Elizabeth's superior expression shifted to something more of grief at Lilith's words. Then, noticing Lilith was still looking at her, she hid her emotion behind a scowl, so quickly that Lilith began to think she might have imagined it.
Elizabeth swept out of the room. Lilith sighed. All the pleasure of a good, burning rage disappeared when the victim baffled the one raging. She picked up a comb and began untangling her unruly black hair.
Meanwhile, Elizabeth Steele had stopped in the corridor outside her cabin. She leaned her back against the splintery wall, then slid down and hugged her knees to her chest. Lizzie. That was what Anna had called her. The thought of her twin sister sent another wave of pain through Elizabeth. She didn't cry, though. She hadn't cried since that awful day when Anna was murdered.
Henry Chum groaned. Not too loudly, just enough to indicate that he was bored beyond death to the people sitting nearest to him. Lilith, still not quite over her morning rage, just raised her eyebrow at him scornfully over the rim of her mug of black coffee. Old Phil, who seemed to be of the people who were at their best in the morning, was telling a rather tedious tale with great enthusiasm. Tedious, but really not that bad, once you forgot how slowly the plot was progressing.
"So, me an' Threelegs stopped at Tyrannia after a bit. An' I tell ye, the Tyrannians are the most unciv'lized beings in Neopia! They would go to their friend's fune'ral, all solemn-like, and then after a while they'd dig up 'is bones to pick their teeth with!" Old Phil slapped his leg in mirth, and everyone else chuckled.
Sam was listening to the Gelert's story very carefully. He wanted to learn as much as he could about all the other lands of Neopia. Now that his seasickness had passed, and with miraculous speed, according to Lucille Harmond, he decided to give the ocean another chance.
Around midday, there was no sign of Mystery Island. None, that is, until the Captain, on the quarterdeck, just happened to glance at the bow and noticed a landmass looming in the distance. He frowned, then went and stood below the main mast.
"Mr. Chum!" he called up, to where Henry Chum was on lookout duty in the Crokabek's nest.
"Sir?" came the reply, floating down in an unconcerned way with the wind.
"Get down here, man!"
Henry climbed down the mast, with remarkable speed for a species with no fingers. "Did ye not happen to spy that there continent from yer post?" the Captain berated, pointing in the general direction of Mystery Island.
"Spy it I did, sir."
"So why didn't you give a shout, man? Ye were probably gazin' at it fer a good hour!" Anger, Henry observed, seemed to bring out the Captain’s piratical accent.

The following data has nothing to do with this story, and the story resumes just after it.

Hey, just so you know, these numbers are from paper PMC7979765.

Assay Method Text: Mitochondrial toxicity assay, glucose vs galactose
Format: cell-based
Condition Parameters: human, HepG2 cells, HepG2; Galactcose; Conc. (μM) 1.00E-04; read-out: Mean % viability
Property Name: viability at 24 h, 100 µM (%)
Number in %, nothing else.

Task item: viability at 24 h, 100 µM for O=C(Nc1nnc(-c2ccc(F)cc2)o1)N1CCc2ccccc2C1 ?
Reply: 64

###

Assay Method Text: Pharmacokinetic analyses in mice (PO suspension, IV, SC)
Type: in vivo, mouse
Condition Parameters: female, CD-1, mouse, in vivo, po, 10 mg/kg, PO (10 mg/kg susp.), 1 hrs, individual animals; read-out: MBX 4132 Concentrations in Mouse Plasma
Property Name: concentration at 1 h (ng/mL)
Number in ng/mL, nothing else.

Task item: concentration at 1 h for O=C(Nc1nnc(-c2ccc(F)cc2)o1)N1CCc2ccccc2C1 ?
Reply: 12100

"Well, sir, I didn't see the use of pointing out an island to everyone. Really, how would it help in any way?"
"That's not the problem 'ere! Lookouts is supposed to do just that: look out fer the rest of the crew, 'specially if'n he spots a bloomin' island!"
Henry frowned. The Captain looked quite red in the face. "I'll keep that in mind, sir," he said, in a tone that suggested he would do just the opposite, as he began to climb back up.
"See that ye do!" the Captain yelled at his receding figure, not quite sure what that had accomplished. Then, to the rest of the ship, he announced, "LAAAAND HOOOOO!"
Lilith Ferrars had found herself with nothing to do. The course was mapped out, her room was clean, she dreaded stepping into the kitchen... and even staring at the hypnotic waves was starting to lose its charm. So, she had fetched a scrap of paper and a pencil from her pack and was drawing Old Phil, in all his faded glory, while Perseus ran around the deck to stretch his legs. The stooped old Gelert looming over the wheel made quite an enchanting picture, and when you added a stormy backdrop with lashing rain, the effect was quite pleasing.
Sitting on an old barrel, Edwin Chum was playing a fiddle. It was a dramatic piece that helped Lilith envision her scene. The mutant Bruce managed to coax chilling, delicate, and wonderful notes from the old instrument.
Lilith was carefully drawing the wrinkles in Old Phil's trousers when Captain Harmond's shout came. It snapped her out of the drawing, and she tucked it in her pocket to finish later. Lilith and Perseus joined Sebastian, Edwin, and Mrs. Harmond at the bow to see the approaching island.
To be continued...